Now, I wasn’t expecting this to be good. But I did really like the first one, which, when removed from the video game it was based on, was a stylish bit of zombie headbanger fun. And while the second installment was bad, it did have its moments.
Resident Evil: Extinction is one piss-poor excuse for a zombie flick. Mostly because zombies have almost nothing to do with the narrative. Wait … did I say narrative? The only sign of a story here is a low-rent Mad Max convoy driving around the desert in circles, in a futile attempt to find some sort of a plotline to follow.
It seems that when the deadly T-virus that causes the living to go dead and come back all bitey exploded from the bowels of the Umbrella Corp. research labs, it also inexplicably caused all the water on the surface of the planet to dissipate.
Meanwhile, some mad scientist, under the employ of the ubiquitously evil corporation, is cribbing scenes from George Romero’s Day of the Dead as he trains zombies how to answer cell phones.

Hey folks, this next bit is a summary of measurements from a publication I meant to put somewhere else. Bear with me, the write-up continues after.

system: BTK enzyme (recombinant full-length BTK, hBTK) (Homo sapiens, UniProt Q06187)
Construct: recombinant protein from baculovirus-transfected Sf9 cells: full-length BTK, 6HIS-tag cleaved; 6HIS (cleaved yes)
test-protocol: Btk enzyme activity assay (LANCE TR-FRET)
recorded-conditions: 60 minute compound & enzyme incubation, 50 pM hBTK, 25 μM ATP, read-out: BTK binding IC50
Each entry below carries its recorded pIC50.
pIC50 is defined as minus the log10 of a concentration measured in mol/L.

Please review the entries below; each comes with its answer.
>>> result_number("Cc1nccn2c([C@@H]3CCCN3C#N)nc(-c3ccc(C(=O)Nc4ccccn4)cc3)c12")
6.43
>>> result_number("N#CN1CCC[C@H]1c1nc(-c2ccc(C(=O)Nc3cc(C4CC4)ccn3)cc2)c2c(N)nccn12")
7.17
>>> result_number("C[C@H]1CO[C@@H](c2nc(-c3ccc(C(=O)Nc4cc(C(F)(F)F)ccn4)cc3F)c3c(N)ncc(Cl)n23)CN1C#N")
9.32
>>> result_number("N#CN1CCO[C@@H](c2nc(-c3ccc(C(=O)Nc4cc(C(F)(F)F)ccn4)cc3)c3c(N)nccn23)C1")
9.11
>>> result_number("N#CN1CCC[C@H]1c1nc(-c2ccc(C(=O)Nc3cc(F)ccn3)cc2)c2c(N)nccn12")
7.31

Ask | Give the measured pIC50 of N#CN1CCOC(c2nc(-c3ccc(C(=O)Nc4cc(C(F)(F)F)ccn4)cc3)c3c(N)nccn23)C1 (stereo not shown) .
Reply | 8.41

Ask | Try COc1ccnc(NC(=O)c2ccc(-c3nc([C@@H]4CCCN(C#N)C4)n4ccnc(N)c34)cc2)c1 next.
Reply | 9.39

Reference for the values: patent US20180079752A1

While all that nonsense is unraveling, our “Mad Maxine” (Milla Jovovich) is back in her fetish gear, tricked-out this time for the desert. She joins the vagabonds to help them fend off a flock of badly rendered CGI zombie crows. Then it’s back to driving around the desert, although this time (about halfway into the 95-minute movie) they decide to go to a CGI version of Vegas.
Yay! Something’s bound to happen in Vegas! Um, no … Vegas is empty. Seems that the zombie crows ate everyone left there, which is the biggest disappointment here … if you’re going to have a zombie post-apocalypse set in Las Vegas, then you damn well better kick down with some zombie showgirls and a zombie Elvis or two.
Things sort of get exciting here, as the Dr. St. Hubbins imports a bunch of the zombie berserkers in to liven things up, but it’s much too late and way too much CGI action. Even Jovovich’s face gets the CGI treatment when they go to a close-up … she looks so airbrushed that her face should be on the side of a cruisin’ van, not a movie screen.